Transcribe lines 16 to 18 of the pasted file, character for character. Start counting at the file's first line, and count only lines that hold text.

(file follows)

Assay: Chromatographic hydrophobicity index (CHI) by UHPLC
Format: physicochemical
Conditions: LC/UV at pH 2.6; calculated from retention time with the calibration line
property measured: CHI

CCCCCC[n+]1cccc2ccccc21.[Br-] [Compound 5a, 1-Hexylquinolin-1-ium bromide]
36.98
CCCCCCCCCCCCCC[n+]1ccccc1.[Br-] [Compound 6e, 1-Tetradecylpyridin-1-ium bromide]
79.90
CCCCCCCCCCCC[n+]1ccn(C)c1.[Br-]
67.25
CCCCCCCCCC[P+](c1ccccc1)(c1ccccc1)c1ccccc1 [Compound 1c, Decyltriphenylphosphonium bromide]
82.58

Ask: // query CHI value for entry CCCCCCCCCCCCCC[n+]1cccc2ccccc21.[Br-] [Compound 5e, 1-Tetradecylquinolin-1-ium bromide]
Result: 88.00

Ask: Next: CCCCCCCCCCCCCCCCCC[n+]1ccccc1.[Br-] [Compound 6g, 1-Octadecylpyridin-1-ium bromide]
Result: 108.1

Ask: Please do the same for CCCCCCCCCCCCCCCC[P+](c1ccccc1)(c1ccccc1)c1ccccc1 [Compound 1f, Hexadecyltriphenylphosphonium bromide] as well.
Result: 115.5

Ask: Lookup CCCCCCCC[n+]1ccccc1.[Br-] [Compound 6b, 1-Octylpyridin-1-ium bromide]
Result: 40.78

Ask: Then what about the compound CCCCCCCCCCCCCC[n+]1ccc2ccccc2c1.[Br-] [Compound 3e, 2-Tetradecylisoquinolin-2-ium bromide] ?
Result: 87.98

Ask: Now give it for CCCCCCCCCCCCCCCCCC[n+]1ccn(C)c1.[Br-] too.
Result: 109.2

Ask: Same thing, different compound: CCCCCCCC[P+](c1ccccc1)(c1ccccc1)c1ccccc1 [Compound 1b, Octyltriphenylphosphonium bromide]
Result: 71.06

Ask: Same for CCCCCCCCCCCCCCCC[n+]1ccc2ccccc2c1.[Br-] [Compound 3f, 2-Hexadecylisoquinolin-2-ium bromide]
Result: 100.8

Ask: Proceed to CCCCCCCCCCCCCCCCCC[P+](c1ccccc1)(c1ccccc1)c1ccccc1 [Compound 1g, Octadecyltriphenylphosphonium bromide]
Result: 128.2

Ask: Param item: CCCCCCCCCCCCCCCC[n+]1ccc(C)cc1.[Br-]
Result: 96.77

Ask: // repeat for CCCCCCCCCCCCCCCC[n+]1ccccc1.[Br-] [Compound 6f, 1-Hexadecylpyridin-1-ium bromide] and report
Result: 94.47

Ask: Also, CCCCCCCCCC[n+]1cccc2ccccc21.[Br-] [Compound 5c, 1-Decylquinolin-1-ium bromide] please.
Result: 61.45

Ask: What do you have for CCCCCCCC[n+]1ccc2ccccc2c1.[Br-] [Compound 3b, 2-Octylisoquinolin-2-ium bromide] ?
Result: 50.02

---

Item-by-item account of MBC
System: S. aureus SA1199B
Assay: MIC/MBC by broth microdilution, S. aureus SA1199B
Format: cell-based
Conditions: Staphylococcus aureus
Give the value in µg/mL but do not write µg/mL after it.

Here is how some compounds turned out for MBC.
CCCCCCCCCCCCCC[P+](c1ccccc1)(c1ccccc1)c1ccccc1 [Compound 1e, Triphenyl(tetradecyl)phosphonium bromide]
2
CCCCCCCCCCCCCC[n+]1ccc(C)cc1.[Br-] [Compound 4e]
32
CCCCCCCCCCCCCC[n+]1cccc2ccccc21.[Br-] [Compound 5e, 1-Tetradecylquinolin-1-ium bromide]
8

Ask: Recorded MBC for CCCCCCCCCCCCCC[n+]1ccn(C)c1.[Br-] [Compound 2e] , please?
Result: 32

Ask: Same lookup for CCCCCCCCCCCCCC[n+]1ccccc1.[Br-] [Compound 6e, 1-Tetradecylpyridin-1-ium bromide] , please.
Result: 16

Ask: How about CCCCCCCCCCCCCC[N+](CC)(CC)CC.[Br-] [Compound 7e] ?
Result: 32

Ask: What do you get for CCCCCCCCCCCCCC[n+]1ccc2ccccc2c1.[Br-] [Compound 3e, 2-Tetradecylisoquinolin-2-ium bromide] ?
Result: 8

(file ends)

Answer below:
Result: 108.1

Ask: Please do the same for CCCCCCCCCCCCCCCC[P+](c1ccccc1)(c1ccccc1)c1ccccc1 [Compound 1f, Hexadecyltriphenylphosphonium bromide] as well.
Result: 115.5